Integrated Pest Management (IPM) is now the norm in agriculture and horticulture. All stakeholders – national and European government agencies and public bodies, agriculture and horticulture organisations, businesses, universities and research institutes – agree with this statement. "More biodiversity and the use of resistant plants are crucial to the successful implementation of IPM", says Willem Jan de Kogel, business unit manager at Wageningen University & Research.
All stakeholders agree that we need to continue the development of crop protection based on a stepped model with a preference for prevention and biological control, and with highly targeted chemical agents only as a last resort.
In recent decades, we have developed an agricultural system which focuses on the large-scale production of high-quality food. However, by breeding and selecting crops based on taste and productivity and by implementing large-scale monoculture systems, we inadvertently made our crops more attractive and susceptible to pests and diseases. As a result, we lost part of the resilience that we see in natural biodiverse systems. Intervention with plant protection agents became essential.
Natural resilience occurs at various levels: resilient soil, resilient plants and resilient production systems in which natural enemies hold pests and diseases in check. An essential step in IPM is therefore to restore the natural resilience of crops and production systems. The basis of this resilience is biodiversity.
To restore the natural resilience in agricultural systems, we can use classical techniques such as crop rotation, mixed cropping or flowering field margins with host plants for useful insects. This enables us to restore biodiversity not only spatially (mixed cropping, field margins), but also temporally (crop rotation). At the same time, we can use advanced tools to understand and restore this natural resilience. For example, we can now map out in great detail the microbiome – the enormous set of microorganisms – in a healthy soil or in a resilient plant. If we understand what types of communities of microorganisms provide resilience in soil or plants, then we can use this knowledge to develop applications for practice, such as instruments to measure soil quality and methods to improve the resilience of soil or plants. Modern molecular biology can therefore help to restore the resilience that we unintentionally lost during the development of agriculture.
Biodiversity is also the basis for the development of biological control methods, such as using the natural enemies of harmful organisms. Well-known examples include not only predatory mites and parasitic wasps, which are being used with great success in Dutch greenhouses, but also microorganisms such as fungi, bacteria and viruses, which can form the basis for effective biological control products. The challenge is to select those microorganisms from the vast biodiversity of nature, which have the right properties to be developed into biological control agents. As part of the EU-funded BIOCOMES research project, a series of such innovative products is being developed.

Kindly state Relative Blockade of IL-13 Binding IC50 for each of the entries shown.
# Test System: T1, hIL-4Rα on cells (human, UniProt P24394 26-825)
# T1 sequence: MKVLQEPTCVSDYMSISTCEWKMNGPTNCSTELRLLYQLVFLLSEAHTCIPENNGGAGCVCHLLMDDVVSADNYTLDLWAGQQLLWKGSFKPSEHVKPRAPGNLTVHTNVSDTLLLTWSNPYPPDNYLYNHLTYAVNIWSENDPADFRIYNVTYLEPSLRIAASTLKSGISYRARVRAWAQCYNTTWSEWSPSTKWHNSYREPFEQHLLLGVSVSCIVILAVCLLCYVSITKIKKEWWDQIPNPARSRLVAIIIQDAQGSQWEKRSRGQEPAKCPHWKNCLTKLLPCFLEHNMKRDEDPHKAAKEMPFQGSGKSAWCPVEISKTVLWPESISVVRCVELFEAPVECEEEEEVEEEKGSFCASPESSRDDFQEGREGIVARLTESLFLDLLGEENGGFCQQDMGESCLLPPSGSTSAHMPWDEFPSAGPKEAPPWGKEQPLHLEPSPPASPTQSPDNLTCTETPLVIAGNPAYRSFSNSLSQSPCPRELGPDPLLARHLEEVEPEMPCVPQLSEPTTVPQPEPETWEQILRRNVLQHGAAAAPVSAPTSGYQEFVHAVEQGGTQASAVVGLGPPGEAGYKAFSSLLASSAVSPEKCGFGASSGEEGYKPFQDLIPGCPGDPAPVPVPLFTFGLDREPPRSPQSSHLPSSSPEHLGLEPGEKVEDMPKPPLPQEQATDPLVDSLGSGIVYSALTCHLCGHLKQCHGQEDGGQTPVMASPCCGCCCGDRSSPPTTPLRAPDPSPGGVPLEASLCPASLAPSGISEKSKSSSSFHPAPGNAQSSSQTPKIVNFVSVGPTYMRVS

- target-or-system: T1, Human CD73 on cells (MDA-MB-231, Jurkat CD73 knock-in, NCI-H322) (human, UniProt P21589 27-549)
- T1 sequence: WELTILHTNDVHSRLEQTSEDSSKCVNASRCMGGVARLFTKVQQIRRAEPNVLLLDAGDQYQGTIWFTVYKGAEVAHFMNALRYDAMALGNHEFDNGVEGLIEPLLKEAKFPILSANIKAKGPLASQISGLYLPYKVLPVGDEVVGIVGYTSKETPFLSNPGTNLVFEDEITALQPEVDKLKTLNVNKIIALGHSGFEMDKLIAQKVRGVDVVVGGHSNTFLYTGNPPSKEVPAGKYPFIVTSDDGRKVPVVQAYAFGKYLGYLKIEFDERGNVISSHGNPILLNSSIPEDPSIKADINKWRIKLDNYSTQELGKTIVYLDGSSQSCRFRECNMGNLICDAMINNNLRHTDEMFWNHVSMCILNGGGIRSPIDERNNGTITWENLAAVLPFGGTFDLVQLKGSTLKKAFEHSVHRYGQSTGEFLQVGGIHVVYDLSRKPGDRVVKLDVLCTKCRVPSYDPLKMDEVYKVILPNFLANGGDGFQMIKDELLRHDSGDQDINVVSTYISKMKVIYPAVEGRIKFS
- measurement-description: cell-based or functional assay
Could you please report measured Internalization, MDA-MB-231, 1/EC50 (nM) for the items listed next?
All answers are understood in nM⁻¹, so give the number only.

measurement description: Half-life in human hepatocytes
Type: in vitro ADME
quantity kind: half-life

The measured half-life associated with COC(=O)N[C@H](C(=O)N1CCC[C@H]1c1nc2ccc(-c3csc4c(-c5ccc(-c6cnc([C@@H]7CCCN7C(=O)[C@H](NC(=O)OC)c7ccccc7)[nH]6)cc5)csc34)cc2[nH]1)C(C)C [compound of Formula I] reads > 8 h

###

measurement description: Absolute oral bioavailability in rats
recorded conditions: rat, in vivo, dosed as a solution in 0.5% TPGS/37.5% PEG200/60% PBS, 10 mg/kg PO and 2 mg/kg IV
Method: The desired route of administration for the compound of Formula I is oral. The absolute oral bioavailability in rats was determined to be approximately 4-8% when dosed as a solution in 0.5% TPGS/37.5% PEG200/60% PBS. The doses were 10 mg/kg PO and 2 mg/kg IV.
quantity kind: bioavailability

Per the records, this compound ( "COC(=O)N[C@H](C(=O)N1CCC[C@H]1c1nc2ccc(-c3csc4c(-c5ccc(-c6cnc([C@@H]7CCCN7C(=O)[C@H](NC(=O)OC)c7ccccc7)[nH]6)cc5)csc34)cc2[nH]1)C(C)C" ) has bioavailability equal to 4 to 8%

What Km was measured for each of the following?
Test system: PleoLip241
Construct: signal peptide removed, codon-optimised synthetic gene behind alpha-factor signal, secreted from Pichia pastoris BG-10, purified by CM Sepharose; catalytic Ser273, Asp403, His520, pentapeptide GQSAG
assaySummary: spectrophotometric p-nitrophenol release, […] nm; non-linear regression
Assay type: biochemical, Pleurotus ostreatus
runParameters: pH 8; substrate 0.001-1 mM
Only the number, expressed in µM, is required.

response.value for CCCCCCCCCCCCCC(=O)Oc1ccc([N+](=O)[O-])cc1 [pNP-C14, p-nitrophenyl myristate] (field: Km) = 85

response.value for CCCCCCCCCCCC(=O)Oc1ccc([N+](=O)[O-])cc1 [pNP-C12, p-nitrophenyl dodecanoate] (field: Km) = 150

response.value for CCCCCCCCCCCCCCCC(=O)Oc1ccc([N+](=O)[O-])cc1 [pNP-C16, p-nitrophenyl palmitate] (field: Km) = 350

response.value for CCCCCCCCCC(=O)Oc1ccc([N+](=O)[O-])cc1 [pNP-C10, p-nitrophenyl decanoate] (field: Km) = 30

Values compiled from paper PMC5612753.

Plants have an enormous diversity of genetic characteristics. Particularly interesting in the context of IPM are genes that make plants resistant to pests and diseases. But also genes involved in the plants interaction with its microbiome are interesting although we know little about them yet. These genes can be crossed into existing crop varieties with traditional breeding, but with modern molecular techniques this process is much faster and more precise. Resistant crops that are created in this way are very suitable for use in IPM.
Seeing more clearly
Molecular biology is also helping us to see more clearly regarding the diagnosis of diseases in crops. Effective diagnosticsis are a precondition for producing healthy and clean propagation material: the first step in IPM. Based on molecular techniques we can not only determine whether a disease organism is present, but also determine with increasing precision whether the organism is dead or alive, and whether it is capable of inflicting damage on a plant. For example, the fungus Fusarium oxysporum consists not only of pathogenic isolates, but also of non-pathogenic isolates or even isolates beneficial for plant health. By recognising these differences, we can avoid using plant protection products when they are not actually required.
Research into the possibilities of IPM and its further development is crucial to arrive at environmentally and economically sustainable production systems with maximum resilience. In the Netherlands, research institutions are working together with the Ministry of Economic Affairs and Dutch businesses on a series of projects within the key economic sectors (Topsectoren) Horticulture & Starting Materials and Agri & Food. These projects focus on the various aspects of IPM described above. In this way, research contributes to the continued development of IPM. This development is based on the understanding and utilisation of biodiversity.